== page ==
The top item on offer was OJ’s 1968 Heisman Trophy, awarded by the New York Athletic Club to America’s outstanding college gridiron player, and made more valuable because the Club misspelled Athletic on the inscription. Beyond the contents of his trophy room, the sale also provided a rare look into the aesthetic sensibilities of the football star turned Hertz pitchman and Naked Gun actor. Tiffany style lamps, chocolate box tourist paintings, and a large proto-cubist head painted by Donna Summer all gathered more action than many of the sports items.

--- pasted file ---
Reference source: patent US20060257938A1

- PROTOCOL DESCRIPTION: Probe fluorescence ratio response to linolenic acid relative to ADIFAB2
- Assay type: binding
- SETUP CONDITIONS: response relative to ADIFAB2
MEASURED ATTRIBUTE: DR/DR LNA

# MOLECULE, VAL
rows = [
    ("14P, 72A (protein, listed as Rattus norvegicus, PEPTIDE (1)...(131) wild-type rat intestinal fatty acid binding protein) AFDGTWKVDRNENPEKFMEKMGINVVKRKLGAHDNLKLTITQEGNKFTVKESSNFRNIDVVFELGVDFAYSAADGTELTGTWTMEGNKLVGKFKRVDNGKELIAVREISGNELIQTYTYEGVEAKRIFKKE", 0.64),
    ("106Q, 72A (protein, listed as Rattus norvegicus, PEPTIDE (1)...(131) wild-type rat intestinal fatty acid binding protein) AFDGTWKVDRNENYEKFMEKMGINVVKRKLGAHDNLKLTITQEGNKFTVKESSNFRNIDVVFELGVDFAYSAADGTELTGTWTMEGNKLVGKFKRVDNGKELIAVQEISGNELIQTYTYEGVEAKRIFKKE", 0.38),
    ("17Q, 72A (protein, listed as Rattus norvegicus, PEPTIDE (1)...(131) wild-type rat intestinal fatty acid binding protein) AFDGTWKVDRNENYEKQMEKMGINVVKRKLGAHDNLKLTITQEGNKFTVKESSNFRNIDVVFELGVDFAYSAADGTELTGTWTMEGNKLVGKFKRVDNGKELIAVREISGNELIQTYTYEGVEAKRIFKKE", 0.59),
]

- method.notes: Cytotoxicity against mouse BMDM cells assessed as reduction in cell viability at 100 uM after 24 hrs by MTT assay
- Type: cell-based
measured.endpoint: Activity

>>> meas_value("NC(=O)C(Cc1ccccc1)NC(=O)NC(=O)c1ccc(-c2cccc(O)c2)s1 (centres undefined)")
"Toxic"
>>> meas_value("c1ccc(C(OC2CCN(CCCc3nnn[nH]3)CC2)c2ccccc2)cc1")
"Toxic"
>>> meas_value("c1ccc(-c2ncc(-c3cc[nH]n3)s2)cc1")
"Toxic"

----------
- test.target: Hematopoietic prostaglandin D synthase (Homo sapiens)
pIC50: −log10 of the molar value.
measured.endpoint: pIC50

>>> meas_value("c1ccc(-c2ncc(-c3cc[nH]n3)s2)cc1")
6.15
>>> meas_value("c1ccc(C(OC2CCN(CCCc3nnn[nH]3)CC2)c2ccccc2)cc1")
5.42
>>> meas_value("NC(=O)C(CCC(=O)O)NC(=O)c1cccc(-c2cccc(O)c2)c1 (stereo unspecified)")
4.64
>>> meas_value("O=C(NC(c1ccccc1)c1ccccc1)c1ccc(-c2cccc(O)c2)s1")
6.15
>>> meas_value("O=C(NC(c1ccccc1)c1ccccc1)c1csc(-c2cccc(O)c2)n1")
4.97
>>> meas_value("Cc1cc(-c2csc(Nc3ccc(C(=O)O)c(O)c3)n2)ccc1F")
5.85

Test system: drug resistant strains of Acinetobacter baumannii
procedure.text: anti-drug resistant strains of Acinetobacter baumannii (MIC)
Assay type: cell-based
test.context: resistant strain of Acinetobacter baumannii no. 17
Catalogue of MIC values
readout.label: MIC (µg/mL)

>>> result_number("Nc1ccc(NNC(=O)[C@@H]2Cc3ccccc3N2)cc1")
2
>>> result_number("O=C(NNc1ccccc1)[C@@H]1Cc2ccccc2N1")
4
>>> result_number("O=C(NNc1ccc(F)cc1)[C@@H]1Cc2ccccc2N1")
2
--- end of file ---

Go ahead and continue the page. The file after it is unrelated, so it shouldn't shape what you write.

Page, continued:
The crush of media necessitated a second room for buyers and the curious public, including those desperate for their 15 seconds of fame. Hogging the centre ring of the circus was one Bob Enyart, a right-wing radio host from Denver, who orchestrated a TV camera scrum by announcing he would destroy the three items he purchased in a ceremony on the steps of the LA courthouse the next day at high noon. Enyart claimed to be acting for “citizens frustrated with the American justice system that allowed a criminal to remain as President and a murderer to go free.” Meanwhile, he frantically plugged his web-site, which turned out to be hawking “I Helped Execute OJ Simpson” T-shirts for a mere $200 a pop. As it turned out, Enyart’s OJ exorcism was exiled to the “and finally” item on the next night’s news.